Mastering a basic Italian conversation is easy. Whether you’re lost amongst the floating pathways in Venice, ordering a colourful gelato in Naples, or browsing the boutiques of Milan, use this essential Italian travel phrase guide.
It’s one thing to see Italy, but to really experience this beautiful country, warm-hearted people, and romantic language, you have to parlare un po’ d’Italiano (speak a little Italian). If you’re not ready to study Italian before you travel, take this handy Italian travel phrase guide with you instead.
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Where is Italian spoken?
Did you know that Italian is spoken by about 85 million people worldwide?
Italian is the first language of 65 million people, and the second language of a further 15 million people. In addition to being the national language of Italy, Italian is one of the national languages of Switzerland, with which it shares its northern border, as well as San Marino and Vatican City.
It is also the second most spoken language in Argentina, where it is estimated that over half the population is of Italian descent, making Italians the largest ethnic group in the country.
Italian pronunciation is easy! Si legge come si scrive (you read it how it’s written) meaning it looks similar to how it sounds.
It’s worth noting that pronunciation must be clear, with every vowel distinctly enunciated which also makes sounds easier to understand. Italian vowels are always pronounced in a sharp or clear way regardless of stress. They are never slurred or pronounced weakly.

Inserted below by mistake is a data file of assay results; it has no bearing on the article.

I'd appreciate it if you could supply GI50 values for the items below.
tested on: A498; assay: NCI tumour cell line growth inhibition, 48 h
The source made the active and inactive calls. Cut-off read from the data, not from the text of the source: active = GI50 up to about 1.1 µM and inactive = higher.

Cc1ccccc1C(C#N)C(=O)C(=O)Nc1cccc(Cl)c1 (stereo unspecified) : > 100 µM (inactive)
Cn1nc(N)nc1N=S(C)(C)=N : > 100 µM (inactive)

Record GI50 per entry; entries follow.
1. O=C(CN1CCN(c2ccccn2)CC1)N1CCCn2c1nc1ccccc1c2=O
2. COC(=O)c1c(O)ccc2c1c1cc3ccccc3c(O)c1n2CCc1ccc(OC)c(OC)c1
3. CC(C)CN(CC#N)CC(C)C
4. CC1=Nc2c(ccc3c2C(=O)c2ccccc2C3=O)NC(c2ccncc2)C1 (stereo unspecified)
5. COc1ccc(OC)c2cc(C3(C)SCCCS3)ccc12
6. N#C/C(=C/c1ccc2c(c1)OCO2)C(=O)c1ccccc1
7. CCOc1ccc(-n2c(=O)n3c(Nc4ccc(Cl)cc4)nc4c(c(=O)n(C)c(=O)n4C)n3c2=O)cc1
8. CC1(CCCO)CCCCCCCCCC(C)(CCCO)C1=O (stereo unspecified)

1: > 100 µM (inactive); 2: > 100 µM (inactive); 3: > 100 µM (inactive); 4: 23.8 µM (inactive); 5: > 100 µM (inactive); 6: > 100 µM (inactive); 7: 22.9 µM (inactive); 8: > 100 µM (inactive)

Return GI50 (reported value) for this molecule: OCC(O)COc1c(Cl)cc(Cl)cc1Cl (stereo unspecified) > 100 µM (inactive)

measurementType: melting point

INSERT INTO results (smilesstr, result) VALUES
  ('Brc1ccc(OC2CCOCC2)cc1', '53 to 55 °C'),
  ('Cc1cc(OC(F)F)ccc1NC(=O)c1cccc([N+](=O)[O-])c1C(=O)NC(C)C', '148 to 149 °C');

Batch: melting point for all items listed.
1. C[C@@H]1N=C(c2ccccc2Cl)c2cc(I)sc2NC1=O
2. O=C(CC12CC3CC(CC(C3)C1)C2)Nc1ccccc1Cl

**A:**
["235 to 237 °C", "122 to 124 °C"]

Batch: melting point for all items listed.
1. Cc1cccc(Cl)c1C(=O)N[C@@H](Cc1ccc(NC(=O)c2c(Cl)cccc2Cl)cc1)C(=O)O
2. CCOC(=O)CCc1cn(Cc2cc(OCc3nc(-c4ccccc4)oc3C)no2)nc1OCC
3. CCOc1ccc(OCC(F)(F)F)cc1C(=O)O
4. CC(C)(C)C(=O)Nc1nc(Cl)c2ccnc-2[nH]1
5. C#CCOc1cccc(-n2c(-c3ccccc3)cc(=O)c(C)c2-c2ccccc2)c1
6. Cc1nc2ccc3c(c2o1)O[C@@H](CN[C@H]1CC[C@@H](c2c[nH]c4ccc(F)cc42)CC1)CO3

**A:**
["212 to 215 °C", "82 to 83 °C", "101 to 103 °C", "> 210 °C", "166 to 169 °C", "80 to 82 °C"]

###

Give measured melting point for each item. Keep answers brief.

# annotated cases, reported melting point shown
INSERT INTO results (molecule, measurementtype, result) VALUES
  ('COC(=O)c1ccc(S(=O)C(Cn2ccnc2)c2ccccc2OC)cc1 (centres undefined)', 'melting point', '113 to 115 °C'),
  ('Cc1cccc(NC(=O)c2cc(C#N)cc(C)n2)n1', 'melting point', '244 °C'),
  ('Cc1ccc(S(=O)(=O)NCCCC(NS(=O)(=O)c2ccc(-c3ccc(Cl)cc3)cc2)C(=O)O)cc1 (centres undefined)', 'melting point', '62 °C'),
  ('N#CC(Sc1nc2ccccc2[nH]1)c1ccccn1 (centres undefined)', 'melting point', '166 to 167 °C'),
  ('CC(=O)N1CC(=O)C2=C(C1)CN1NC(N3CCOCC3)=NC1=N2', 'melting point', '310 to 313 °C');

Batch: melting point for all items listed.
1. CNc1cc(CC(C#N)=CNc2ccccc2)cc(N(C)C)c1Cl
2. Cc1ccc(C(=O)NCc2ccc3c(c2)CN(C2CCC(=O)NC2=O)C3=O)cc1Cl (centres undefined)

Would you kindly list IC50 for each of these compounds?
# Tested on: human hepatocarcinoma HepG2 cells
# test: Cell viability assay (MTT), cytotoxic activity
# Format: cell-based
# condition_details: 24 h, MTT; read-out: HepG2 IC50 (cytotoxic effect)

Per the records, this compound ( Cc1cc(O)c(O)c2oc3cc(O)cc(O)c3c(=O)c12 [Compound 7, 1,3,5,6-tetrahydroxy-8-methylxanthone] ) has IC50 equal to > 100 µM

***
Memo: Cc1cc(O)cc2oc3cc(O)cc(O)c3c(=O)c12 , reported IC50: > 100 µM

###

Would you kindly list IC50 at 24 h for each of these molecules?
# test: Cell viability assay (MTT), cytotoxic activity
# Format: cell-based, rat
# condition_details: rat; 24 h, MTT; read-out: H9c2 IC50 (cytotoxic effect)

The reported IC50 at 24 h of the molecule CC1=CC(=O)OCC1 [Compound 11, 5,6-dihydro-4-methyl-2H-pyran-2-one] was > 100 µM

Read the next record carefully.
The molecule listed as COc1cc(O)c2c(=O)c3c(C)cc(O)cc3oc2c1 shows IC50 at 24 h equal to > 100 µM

The Italian alphabet has 21 letters. Italian uses the same Roman characters as the English language minus five of them. The letters j, k, w, x, and y do not exist in Italian, so if you happen to see them used in an Italian text, that means the word is borrowed from another language!
Although Italians are very proud of their language, they have allowed some English words to creep in. Generally, they are pronounced the same way as in English with a couple of exceptions.
They say, for example, words such as gadgets, jogging, feeling and shock. You’ll even hear them use the word okay.
Since computers have entered their lives, they say cliccare sul mouse (kleek-kah-reh soohl mouse), meaning ‘to click (on) the mouse’. There’s lo zapping (loh zahp-ping), which means changing TV channels with the remote.
Consider the following list of words of English words with their Italian pronunciation:
la radio (lah rah-dee-oh)
il cocktail (eel kok-tail)
il jazz (eel jazz)
il cinema (eel chee-neh-mah)
il computer (eel kom-poo-ter)
il bar (eel bar)
il film (eel film)
il weekend (eel weekend)
i jeans (ee jeans)
lo shopping (loh shop-ping)
lo sport (loh sport)
lo shampoo (loh sham-poo)
lo zoo (loh zoh)
…and that’s just to name a few.
Now, let’s take a look at some essential phrase in this Italian travel phrase guide.
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Excuse me (to get attention)
(to get past someone)
Hello! / Hi!
Salve / Ciao!
saal-veh / chow
How are you?
Good / So-so / Not bad
Bene / Così così / Non c’è male
beh-neh / koh-zee koh zee / nohn cheh mah-leh
Do you speak English?
I don’t understand
How much is it?
1 uno oo-no
2 due doo-way
3 tre treh
4 quattro kwah-troh
5 cinque cheen-kweh
6 sei say
7 sette set-teh
8 otto oht-toh
9 nove noh-vay
10 dieci dee-yay-chee
Day after tomorrow
Where is …? Where are…?
Dov’è ….? / Dove sono
dohv-eh / doh-veh soh-noh
La fermata dell’autobus
lah fer-mah-tah del-louw-toh-bus
When does it open?
Quando si apre?
kwan-doh see ah-preh
When does it close?
Quando si chiude?
kwan-doh see key-you-day
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Over to you!
Which of these Italian phrases do you find most useful? What other phrases or expressions would you like to know?
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